In culture[edit] African violets have long been associated with mothers and motherhood. For this reason they have been a traditional gift to mothers in many cultures around the world. African violets are also associated with Easter and Valentine's Day.[5]


References[edit] ^ "Grow-African-Violets.com". Retrieved 30 May 2013.  ^ "The Violet Barn". Retrieved 30 May 2013.  ^ Kadohama, Noriaki; Tatsuaki Goh; Miwa Ohnishi; Hidehiro Fukaki; Tetsuro Mimura; Yoshihiro Suzuki (February 2013). "Sudden Collapse of Vacuoles in Saintpaulia sp. Palisade Cells Induced by a Rapid Temperature Decrease". PLOS ONE. 8 (2): e57259. doi:10.1371/journal.pone.0057259. PMC 3581458 . PMID 23451194.  ^ Thomas, Paul A. "Growing African Violets". CAES Publications. Retrieved 11 August 2013.  ^ a b Chen, J. "Cultural Guidelines for Commercial Production of African Violets (Saintpaulia ionantha)". University of Florida. Retrieved 13 August 2013.  ^ Modeling Inflorescence Development of the African Violet (Saintpaulia ionantha Wendl.). James E. Faust and Royal D. Heins, J. AMER. SOC. HORT. SCI. 119(4):727–734. 1994. ^ Saintpaulia ionantha, Stromme E, 1985, p. 48–49. In: A. Halevy (ed.). CRC handbook of flowering. vol. 3. CRC Press, Boca Raton, Fla. ^ Smithsonian World Checklist of the Gesneriaceae ^ Darbyshire (2006) Saintpaulia, pp. 50-72, in Beentjy & Ghazanfar (eds), Fl. Trop. East Africa ^ Pilon F (2012) Saintpaulia. The history and origin of the African Violet.


External links[edit] Wikimedia Commons has media related to Saintpaulia. Wikispecies has information related to Saintpaulia African Violet Society of America website African Violet in Romania - Pasionata de violete africane African Violet Society of Canada website Swedish African Violet Society website Gesneriad Reference Web Saintpaulia article African Violet in Germany African Violet Thailand Authority control NDL: 00570795 Retrieved from "https://en.wikipedia.org/w/index.php?title=Saintpaulia&oldid=818358453" Categories: Afromontane floraEndemic flora of TanzaniaFlora of East Tropical AfricaFlowersGarden plants of AfricaGesneriaceaeHouse plantsHidden categories: Articles with 'species' microformatsArticles to be expanded from August 2013All articles to be expandedArticles using small message boxesAll articles with unsourced statementsArticles with unsourced statements from August 2013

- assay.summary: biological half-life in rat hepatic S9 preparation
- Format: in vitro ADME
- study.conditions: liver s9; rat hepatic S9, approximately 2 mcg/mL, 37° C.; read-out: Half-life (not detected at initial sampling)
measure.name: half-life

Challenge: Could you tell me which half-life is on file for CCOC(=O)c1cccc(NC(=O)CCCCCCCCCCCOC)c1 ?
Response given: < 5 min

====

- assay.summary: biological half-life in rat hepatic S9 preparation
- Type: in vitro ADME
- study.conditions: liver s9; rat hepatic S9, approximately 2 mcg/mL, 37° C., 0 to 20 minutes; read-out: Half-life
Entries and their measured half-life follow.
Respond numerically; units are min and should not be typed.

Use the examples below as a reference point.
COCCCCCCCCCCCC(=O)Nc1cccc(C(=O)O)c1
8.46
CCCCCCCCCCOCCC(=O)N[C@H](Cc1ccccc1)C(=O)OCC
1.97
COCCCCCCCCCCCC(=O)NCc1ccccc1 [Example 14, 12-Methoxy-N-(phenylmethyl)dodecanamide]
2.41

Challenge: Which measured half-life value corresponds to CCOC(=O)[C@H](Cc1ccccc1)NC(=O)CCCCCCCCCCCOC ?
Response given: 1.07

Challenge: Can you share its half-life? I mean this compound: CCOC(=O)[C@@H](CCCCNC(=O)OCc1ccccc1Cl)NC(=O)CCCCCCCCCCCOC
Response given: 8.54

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African_violet - Photos and All Basic Informations

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Taxonomy (biology)PlantaeAngiospermsEudicotsAsteridsLamialesGesneriaceaeHermann WendlandSaintpaulia GoetzeanaSaintpaulia InconspicuaSaintpaulia IonanthaSaintpaulia ShumensisSaintpaulia TeitensisEnlargeEnlargeHerbaceousPerennial PlantFlowering PlantGesneriaceaeTanzaniaKenyaAfricaEndangered SpeciesCloud ForestAgricultureNear-threatened SpeciesLeavesPetiole (botany)TrichomeFlowerFlowersWikipedia:Citation NeededEdit Section: TemperatureCell VacuolePalisade MesophyllPlant PropagationAsexual ReproductionSeedTissue CulturePhotoperiodismAfricaNguru MountainsTanzaniaViolet (plant)ViolaceaeTanga ProvinceGerman East AfricaTanzaniaGermanyRoyal Botanic Gardens, KewHermann WendlandBrian Laurence BurttGeneticallyMorphology (biology)SpeciesSubspeciesStreptocarpusHouse PlantCultivarAfrican Violet Society Of AmericaInternational Cultivar Registration AuthorityEasterValentine's DayDigital Object IdentifierPubMed CentralPubMed IdentifierWikispeciesHelp:Authority ControlNational Diet LibraryHelp:CategoryCategory:Afromontane FloraCategory:Endemic Flora Of TanzaniaCategory:Flora Of East Tropical AfricaCategory:FlowersCategory:Garden Plants Of AfricaCategory:GesneriaceaeCategory:House PlantsCategory:Articles With 'species' MicroformatsCategory:Articles To Be Expanded From August 2013Category:All Articles To Be ExpandedCategory:Articles Using Small Message BoxesCategory:All Articles With Unsourced StatementsCategory:Articles With Unsourced Statements From August 2013Discussion About Edits From This IP Address [n]A List Of Edits Made From This IP Address [y]View The Content Page [c]Discussion About The Content Page [t]Edit This Page [e]Visit The Main Page [z]Guides To Browsing WikipediaFeatured Content – The Best Of WikipediaFind Background Information On Current EventsLoad A Random Article [x]Guidance On How To Use And Edit WikipediaFind Out About WikipediaAbout The Project, What You Can Do, Where To Find ThingsA List Of Recent Changes In The Wiki [r]List Of All English Wikipedia Pages Containing Links To This Page [j]Recent Changes In Pages Linked From This Page [k]Upload Files [u]A List Of All Special Pages [q]Wikipedia:AboutWikipedia:General Disclaimer